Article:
Photo: Andy Good Peak from above Blairmore
Andy Good Peak
- 2621 m (8,600ft)
- Naming History
Located on the continental divide in the Crowsnest River Valley at the headwaters of Andy Good Creek, Ptolemy Creek, and North York Creek
Major Valley: Crowsnest
Visible from Highway: 3
Named for: Good, Andy (Proprietor of the Summit Hotel in the Crowsnest Pass at the turn of the century, Andy Good was a colourful character in the history of the Crowsnest Pass area.)
When viewed from Highway #3 at Blairmore, Andy Good Peak is the strikingly symmetric peak in the group of mountains lying south of Crowsnest Pass. In early summer large snowpatches fill the cirques on either side of the peak.
Andy Good Peak was named after one of the most interesting of the early residents of the Crowsnest Pass. In 1897, when the railway was under construction through the Pass, Andy and Kate Good decided that the hotel business offered great potential. At the point where the railway was to cross the border between British Columbia and what was then the Northwest Territories, they set up a hotel using tents. Before long they realized that they did indeed have a good location and built a wooden structure to replace the tent hotel. It was an impressive structure, featuring twin stairways to a large front porch area supported by fine stonework. The upper floor of the hotel featured a large balcony. Since it was on the Continental Divide, they called in the Summit Hotel.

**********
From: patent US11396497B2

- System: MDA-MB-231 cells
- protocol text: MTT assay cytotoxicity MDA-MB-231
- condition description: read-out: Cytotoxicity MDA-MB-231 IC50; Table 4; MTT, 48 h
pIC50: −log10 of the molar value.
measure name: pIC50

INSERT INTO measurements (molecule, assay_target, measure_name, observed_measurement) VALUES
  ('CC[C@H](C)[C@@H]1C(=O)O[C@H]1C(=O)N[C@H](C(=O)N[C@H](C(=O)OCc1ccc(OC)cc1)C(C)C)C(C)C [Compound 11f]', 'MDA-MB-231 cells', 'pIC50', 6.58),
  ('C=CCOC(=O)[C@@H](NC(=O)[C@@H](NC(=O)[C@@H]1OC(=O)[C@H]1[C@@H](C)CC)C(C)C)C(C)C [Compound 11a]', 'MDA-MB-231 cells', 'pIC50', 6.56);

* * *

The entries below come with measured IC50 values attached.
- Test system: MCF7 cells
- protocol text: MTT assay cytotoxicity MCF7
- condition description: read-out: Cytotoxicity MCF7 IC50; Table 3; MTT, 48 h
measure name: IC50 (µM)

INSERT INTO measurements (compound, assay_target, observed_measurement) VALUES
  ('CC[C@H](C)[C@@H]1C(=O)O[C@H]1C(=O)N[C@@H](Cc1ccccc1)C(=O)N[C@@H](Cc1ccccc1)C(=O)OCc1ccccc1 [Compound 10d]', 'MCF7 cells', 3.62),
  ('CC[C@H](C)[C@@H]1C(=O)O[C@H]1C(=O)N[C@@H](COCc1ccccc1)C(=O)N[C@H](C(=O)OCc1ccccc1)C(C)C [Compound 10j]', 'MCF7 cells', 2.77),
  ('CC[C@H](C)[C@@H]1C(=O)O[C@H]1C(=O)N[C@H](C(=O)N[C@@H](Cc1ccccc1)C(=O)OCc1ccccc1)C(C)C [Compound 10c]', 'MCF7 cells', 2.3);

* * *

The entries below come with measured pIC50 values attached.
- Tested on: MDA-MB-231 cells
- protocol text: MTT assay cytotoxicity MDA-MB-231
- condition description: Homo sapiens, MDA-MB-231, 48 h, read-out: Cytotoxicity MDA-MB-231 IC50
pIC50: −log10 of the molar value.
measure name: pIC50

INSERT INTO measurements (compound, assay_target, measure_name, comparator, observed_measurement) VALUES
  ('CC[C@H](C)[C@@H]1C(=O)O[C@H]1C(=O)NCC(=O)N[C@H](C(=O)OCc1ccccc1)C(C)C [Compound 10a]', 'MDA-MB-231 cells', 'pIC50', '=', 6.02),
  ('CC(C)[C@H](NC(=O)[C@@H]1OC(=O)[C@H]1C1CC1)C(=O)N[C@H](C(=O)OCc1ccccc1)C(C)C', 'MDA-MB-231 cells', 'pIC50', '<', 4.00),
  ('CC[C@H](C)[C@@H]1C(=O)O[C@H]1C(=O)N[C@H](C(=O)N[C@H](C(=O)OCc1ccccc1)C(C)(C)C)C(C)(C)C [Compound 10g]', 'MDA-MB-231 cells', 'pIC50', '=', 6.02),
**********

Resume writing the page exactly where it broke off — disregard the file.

Baptiste La More, a hunter of French origin, supplied wild meat for the hotel's dining room. The hotel must have had some excellent chefs because it became known across the continent for its fine food. Renowned as well was the collection of mounted trophy game heads in the bar and lobby.
In order to offer visitors even more in the way of memorable attractions, Andy had a zoo. He tamed birds and animals, including bears, and taught them to do numerous interesting and challenging tricks. As the years went by the Summit Hotel became a popular resort. In 1909, the Goods were able to advertise the largest dance pavillion under cover in British Columbia.
Mount McLaren, Mount Parrish, Andy Good, and Mount Coulthard form a semicircle which contains the headwaters of North York Creek. In the upper reaches of this cirque are the entrances to a major cave system within Mount Coulthard. In addition the remains of a Royal Canadian Air Force DC-3 aircraft can also be found. It was on a flight from Comox, BC to Greenwood, Nova Scotia and was lost on January 9, 1946 when it struck one of the peaks of the Flathead Range killing all seven aboard. Rescue crews took several days to locate the crash site and then ten more were required to remove the bodies on toboggans.